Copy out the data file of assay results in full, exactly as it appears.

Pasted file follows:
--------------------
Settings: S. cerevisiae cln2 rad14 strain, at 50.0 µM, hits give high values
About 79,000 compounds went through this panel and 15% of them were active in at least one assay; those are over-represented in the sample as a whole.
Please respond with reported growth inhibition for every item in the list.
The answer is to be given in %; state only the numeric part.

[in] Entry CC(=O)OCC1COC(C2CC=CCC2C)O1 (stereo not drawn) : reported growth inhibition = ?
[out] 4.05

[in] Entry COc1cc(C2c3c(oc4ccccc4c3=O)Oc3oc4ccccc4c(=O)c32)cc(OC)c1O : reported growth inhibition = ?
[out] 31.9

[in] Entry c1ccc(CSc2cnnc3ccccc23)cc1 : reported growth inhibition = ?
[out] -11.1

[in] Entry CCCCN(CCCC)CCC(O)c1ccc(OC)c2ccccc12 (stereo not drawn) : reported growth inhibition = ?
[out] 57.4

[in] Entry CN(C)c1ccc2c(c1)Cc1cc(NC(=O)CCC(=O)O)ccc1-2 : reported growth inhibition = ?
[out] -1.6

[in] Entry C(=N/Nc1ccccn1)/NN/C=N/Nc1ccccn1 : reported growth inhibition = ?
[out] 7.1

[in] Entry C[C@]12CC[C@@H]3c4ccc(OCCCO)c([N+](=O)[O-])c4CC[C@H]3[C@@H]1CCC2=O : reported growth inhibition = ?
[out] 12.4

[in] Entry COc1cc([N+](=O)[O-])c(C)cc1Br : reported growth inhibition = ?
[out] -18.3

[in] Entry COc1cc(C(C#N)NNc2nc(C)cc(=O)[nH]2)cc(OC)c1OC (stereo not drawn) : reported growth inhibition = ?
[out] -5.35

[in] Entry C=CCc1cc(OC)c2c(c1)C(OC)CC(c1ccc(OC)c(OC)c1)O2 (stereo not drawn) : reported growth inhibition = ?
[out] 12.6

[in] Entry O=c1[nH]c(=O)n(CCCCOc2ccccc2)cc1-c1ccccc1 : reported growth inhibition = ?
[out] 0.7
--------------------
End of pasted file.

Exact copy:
Settings: S. cerevisiae cln2 rad14 strain, at 50.0 µM, hits give high values
About 79,000 compounds went through this panel and 15% of them were active in at least one assay; those are over-represented in the sample as a whole.
Please respond with reported growth inhibition for every item in the list.
The answer is to be given in %; state only the numeric part.

[in] Entry CC(=O)OCC1COC(C2CC=CCC2C)O1 (stereo not drawn) : reported growth inhibition = ?
[out] 4.05

[in] Entry COc1cc(C2c3c(oc4ccccc4c3=O)Oc3oc4ccccc4c(=O)c32)cc(OC)c1O : reported growth inhibition = ?
[out] 31.9

[in] Entry c1ccc(CSc2cnnc3ccccc23)cc1 : reported growth inhibition = ?
[out] -11.1

[in] Entry CCCCN(CCCC)CCC(O)c1ccc(OC)c2ccccc12 (stereo not drawn) : reported growth inhibition = ?
[out] 57.4

[in] Entry CN(C)c1ccc2c(c1)Cc1cc(NC(=O)CCC(=O)O)ccc1-2 : reported growth inhibition = ?
[out] -1.6

[in] Entry C(=N/Nc1ccccn1)/NN/C=N/Nc1ccccn1 : reported growth inhibition = ?
[out] 7.1

[in] Entry C[C@]12CC[C@@H]3c4ccc(OCCCO)c([N+](=O)[O-])c4CC[C@H]3[C@@H]1CCC2=O : reported growth inhibition = ?
[out] 12.4

[in] Entry COc1cc([N+](=O)[O-])c(C)cc1Br : reported growth inhibition = ?
[out] -18.3

[in] Entry COc1cc(C(C#N)NNc2nc(C)cc(=O)[nH]2)cc(OC)c1OC (stereo not drawn) : reported growth inhibition = ?
[out] -5.35

[in] Entry C=CCc1cc(OC)c2c(c1)C(OC)CC(c1ccc(OC)c(OC)c1)O2 (stereo not drawn) : reported growth inhibition = ?
[out] 12.6

[in] Entry O=c1[nH]c(=O)n(CCCCOc2ccccc2)cc1-c1ccccc1 : reported growth inhibition = ?
[out] 0.7